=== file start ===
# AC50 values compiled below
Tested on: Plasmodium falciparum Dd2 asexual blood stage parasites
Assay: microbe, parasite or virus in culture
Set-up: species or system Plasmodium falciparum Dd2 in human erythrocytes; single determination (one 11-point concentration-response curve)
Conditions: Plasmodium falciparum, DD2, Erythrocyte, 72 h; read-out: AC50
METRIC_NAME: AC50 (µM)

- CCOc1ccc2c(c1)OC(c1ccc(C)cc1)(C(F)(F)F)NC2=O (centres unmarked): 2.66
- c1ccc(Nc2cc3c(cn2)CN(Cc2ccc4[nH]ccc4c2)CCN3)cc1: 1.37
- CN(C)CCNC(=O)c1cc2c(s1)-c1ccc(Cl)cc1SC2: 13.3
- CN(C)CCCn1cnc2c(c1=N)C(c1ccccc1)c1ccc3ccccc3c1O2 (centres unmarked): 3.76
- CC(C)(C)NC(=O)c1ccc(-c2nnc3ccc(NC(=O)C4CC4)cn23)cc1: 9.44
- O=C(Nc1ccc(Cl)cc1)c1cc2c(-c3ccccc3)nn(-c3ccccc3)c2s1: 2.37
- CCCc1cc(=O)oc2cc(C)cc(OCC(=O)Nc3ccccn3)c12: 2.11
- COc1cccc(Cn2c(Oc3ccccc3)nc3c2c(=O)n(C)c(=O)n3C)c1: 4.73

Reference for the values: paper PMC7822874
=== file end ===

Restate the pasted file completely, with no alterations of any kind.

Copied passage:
# AC50 values compiled below
Tested on: Plasmodium falciparum Dd2 asexual blood stage parasites
Assay: microbe, parasite or virus in culture
Set-up: species or system Plasmodium falciparum Dd2 in human erythrocytes; single determination (one 11-point concentration-response curve)
Conditions: Plasmodium falciparum, DD2, Erythrocyte, 72 h; read-out: AC50
METRIC_NAME: AC50 (µM)

- CCOc1ccc2c(c1)OC(c1ccc(C)cc1)(C(F)(F)F)NC2=O (centres unmarked): 2.66
- c1ccc(Nc2cc3c(cn2)CN(Cc2ccc4[nH]ccc4c2)CCN3)cc1: 1.37
- CN(C)CCNC(=O)c1cc2c(s1)-c1ccc(Cl)cc1SC2: 13.3
- CN(C)CCCn1cnc2c(c1=N)C(c1ccccc1)c1ccc3ccccc3c1O2 (centres unmarked): 3.76
- CC(C)(C)NC(=O)c1ccc(-c2nnc3ccc(NC(=O)C4CC4)cn23)cc1: 9.44
- O=C(Nc1ccc(Cl)cc1)c1cc2c(-c3ccccc3)nn(-c3ccccc3)c2s1: 2.37
- CCCc1cc(=O)oc2cc(C)cc(OCC(=O)Nc3ccccn3)c12: 2.11
- COc1cccc(Cn2c(Oc3ccccc3)nc3c2c(=O)n(C)c(=O)n3C)c1: 4.73

Reference for the values: paper PMC7822874